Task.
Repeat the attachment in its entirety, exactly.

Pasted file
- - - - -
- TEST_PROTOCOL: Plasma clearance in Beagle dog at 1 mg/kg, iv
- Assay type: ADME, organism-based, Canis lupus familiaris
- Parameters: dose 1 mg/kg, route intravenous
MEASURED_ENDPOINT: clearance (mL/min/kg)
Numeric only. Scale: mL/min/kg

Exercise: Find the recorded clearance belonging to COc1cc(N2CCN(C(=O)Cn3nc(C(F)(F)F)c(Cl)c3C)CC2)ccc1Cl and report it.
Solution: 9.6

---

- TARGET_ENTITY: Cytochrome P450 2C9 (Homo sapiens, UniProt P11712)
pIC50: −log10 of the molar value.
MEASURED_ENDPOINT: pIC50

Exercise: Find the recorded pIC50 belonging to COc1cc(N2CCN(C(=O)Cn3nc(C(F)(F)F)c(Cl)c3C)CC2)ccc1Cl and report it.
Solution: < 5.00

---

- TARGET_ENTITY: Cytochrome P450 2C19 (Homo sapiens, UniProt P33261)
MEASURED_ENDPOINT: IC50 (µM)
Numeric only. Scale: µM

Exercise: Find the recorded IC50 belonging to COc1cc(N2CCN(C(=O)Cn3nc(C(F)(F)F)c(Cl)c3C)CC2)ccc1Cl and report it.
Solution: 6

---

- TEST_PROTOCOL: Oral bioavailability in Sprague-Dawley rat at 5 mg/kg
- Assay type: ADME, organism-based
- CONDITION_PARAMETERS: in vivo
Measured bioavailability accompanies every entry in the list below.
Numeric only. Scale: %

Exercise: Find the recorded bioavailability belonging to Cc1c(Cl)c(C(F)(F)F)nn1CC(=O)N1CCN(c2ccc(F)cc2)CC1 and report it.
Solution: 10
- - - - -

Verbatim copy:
- TEST_PROTOCOL: Plasma clearance in Beagle dog at 1 mg/kg, iv
- Assay type: ADME, organism-based, Canis lupus familiaris
- Parameters: dose 1 mg/kg, route intravenous
MEASURED_ENDPOINT: clearance (mL/min/kg)
Numeric only. Scale: mL/min/kg

Exercise: Find the recorded clearance belonging to COc1cc(N2CCN(C(=O)Cn3nc(C(F)(F)F)c(Cl)c3C)CC2)ccc1Cl and report it.
Solution: 9.6

---

- TARGET_ENTITY: Cytochrome P450 2C9 (Homo sapiens, UniProt P11712)
pIC50: −log10 of the molar value.
MEASURED_ENDPOINT: pIC50

Exercise: Find the recorded pIC50 belonging to COc1cc(N2CCN(C(=O)Cn3nc(C(F)(F)F)c(Cl)c3C)CC2)ccc1Cl and report it.
Solution: < 5.00

---

- TARGET_ENTITY: Cytochrome P450 2C19 (Homo sapiens, UniProt P33261)
MEASURED_ENDPOINT: IC50 (µM)
Numeric only. Scale: µM

Exercise: Find the recorded IC50 belonging to COc1cc(N2CCN(C(=O)Cn3nc(C(F)(F)F)c(Cl)c3C)CC2)ccc1Cl and report it.
Solution: 6

---

- TEST_PROTOCOL: Oral bioavailability in Sprague-Dawley rat at 5 mg/kg
- Assay type: ADME, organism-based
- CONDITION_PARAMETERS: in vivo
Measured bioavailability accompanies every entry in the list below.
Numeric only. Scale: %

Exercise: Find the recorded bioavailability belonging to Cc1c(Cl)c(C(F)(F)F)nn1CC(=O)N1CCN(c2ccc(F)cc2)CC1 and report it.
Solution: 10